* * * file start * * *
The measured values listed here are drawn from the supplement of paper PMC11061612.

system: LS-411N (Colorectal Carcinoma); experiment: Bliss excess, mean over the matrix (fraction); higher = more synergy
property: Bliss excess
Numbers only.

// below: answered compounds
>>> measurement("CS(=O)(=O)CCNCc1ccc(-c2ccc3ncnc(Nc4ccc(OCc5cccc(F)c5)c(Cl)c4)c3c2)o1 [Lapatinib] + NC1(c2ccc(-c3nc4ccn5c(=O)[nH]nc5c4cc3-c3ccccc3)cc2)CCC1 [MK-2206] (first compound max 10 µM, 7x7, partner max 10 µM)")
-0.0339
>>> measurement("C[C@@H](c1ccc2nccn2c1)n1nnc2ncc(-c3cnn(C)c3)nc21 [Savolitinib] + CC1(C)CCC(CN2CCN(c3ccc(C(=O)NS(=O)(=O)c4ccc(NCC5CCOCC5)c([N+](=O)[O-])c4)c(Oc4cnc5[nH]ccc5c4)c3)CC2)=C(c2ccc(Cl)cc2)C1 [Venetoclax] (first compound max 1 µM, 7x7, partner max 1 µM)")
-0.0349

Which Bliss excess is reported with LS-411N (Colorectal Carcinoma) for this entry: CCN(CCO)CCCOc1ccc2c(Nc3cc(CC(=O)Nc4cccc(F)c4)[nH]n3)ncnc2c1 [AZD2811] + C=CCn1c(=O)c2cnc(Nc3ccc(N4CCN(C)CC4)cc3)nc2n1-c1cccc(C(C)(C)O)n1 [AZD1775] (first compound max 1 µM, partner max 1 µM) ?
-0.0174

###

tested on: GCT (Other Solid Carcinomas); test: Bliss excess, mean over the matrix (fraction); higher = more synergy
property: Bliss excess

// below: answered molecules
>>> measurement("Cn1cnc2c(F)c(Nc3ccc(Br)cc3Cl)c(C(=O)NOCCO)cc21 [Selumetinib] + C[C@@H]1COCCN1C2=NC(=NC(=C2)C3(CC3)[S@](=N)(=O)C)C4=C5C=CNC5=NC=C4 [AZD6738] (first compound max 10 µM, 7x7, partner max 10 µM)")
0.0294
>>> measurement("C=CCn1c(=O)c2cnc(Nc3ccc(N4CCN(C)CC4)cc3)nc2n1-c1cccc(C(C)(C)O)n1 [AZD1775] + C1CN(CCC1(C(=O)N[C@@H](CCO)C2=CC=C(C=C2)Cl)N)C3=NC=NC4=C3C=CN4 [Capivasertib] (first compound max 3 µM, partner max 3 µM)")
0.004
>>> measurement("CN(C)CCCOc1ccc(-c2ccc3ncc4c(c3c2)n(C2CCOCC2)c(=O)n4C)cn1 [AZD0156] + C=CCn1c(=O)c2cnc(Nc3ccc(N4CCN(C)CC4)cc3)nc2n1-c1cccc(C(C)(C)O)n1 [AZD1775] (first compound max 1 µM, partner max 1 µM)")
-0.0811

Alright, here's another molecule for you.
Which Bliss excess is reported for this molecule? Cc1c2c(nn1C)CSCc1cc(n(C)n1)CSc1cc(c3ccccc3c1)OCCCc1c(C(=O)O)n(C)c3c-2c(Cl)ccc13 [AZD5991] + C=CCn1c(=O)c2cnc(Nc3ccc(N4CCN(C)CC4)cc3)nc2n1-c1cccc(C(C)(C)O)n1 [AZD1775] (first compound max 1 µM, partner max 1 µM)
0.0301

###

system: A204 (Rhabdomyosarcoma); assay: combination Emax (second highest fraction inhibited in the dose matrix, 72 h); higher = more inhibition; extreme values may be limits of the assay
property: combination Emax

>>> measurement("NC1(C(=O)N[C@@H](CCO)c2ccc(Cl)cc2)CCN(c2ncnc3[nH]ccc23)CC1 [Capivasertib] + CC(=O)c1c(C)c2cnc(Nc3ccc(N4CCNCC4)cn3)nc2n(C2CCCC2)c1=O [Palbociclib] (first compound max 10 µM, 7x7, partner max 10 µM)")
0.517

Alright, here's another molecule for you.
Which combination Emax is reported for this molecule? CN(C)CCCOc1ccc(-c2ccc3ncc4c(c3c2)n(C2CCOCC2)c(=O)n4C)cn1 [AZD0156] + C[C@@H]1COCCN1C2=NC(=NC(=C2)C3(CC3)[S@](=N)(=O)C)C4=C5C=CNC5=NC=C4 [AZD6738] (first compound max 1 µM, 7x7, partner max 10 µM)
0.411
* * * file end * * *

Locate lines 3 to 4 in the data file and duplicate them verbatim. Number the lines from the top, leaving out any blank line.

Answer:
property: Bliss excess
Numbers only.